Transcription of Christmas in Sardinia. Click on the link to read the English translation
Dear readers and followers, as I promised, here you have the Christmas post created with my dad’s collaboration, the dear Zio Gino. In a sweet chat by the fire, he tells us how Christmas was celebrate in Sardinia in the 30s and 40s, the years of WWII. None of us paid attention to the recording Kindle, and we spontaneously talked, like we always do, mixing Sardinian and Italian, and with a lot of code-switching, particularly in my case (in Italian, I often use typical Sardinian structures.)
Three characteristics of the Sardinian language are present in this chat and that, even when not present in the translation, I want to explain, because are linguistic points that are interesting: the first one is the use of the word tesinanta, literally “what is it called”, used very often, even to create verbs; it is not even rare the case of full sentences made by different forms of this word: porta su tesinanta chi esti in cussu tesinanta, du deppu tesinantai. Literally, it means “bring me the what‑is‑it‑called from the what‑is‑it‑called because I have to what‑is‑it‑called it,” a sentence with no apparent meaning, but that can actually mean “bring me the scissors from that drawer so I can sharpen them,” or “bring me the book from the book shelf so I can cover it,” and so on and so forth. The true message is only clear from the context.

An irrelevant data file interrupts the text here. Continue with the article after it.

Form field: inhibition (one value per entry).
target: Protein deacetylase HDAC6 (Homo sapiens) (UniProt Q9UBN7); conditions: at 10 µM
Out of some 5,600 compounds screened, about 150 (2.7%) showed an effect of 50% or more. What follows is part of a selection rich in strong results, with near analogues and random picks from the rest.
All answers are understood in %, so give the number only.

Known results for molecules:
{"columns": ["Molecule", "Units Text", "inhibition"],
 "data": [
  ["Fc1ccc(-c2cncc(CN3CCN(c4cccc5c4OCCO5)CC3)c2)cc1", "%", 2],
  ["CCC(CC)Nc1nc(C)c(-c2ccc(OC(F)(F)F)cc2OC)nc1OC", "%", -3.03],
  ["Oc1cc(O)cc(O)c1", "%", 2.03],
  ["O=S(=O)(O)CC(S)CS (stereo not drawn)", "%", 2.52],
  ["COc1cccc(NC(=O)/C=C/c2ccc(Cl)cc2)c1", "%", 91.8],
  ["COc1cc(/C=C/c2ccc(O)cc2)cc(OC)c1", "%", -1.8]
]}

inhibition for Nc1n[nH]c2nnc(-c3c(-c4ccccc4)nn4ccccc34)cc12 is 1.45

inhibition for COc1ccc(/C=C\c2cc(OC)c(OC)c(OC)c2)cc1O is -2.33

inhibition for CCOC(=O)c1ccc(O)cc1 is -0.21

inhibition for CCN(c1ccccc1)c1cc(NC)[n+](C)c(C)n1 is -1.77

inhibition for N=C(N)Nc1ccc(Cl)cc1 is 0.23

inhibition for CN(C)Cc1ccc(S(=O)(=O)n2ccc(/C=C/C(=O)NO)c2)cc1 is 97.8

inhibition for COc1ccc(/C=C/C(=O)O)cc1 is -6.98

Second distinctive characteristic is the repetition of at nâu (he said, NT) when telling a story. It is a way of saying scarcely useful in the flow of communication. My dad uses it very often when talking about the Christmas he spent at his uncle’s, but it is not always present in my transcription. I put it there sometimes just to make it recognisable.
Another characteristic is the possibility of conjugate verbs in composed tenses with the auxiliary verb + stau, which is not a tense often used now. For example, talking about the Dawn Mass, my dad says dhòi seu stau andau (literally, “I had been gone there”, NT), but we would now simply say: dhòi seu andau (literally “I had gone there”, NT.)
Thank you all for your kindness and for following me. This post was originally a mix of Sardinian and Italian, and this version I present you has been partially revised by a native English speaker. Also, I am including some pictures of the toys and food that we name during the chat, so you can have a clearer idea of what we mean. Enjoy my belated Christmas present!